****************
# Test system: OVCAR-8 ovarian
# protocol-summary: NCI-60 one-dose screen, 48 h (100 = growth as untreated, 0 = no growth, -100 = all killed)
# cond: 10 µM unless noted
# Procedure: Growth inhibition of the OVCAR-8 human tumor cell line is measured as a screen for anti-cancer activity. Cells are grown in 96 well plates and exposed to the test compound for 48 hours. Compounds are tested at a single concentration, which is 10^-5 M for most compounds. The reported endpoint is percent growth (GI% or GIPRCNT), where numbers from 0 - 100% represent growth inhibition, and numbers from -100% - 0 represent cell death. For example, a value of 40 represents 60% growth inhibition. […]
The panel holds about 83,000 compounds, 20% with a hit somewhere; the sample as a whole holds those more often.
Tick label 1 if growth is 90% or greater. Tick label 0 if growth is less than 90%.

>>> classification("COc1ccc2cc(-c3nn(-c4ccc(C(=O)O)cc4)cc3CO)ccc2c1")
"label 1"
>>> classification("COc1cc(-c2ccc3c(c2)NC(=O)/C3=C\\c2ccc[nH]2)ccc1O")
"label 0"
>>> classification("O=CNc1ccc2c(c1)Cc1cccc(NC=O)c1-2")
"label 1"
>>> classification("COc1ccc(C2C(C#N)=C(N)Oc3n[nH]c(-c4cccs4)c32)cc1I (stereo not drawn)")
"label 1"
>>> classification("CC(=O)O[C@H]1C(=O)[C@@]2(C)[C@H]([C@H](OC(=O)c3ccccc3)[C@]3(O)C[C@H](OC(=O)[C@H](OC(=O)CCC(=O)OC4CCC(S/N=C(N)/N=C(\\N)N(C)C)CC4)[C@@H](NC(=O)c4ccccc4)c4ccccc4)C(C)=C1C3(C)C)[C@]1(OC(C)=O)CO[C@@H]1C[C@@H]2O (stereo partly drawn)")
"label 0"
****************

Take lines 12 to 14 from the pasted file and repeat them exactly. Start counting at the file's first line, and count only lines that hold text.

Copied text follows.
"label 1"
>>> classification("COc1ccc(C2C(C#N)=C(N)Oc3n[nH]c(-c4cccs4)c32)cc1I (stereo not drawn)")
"label 1"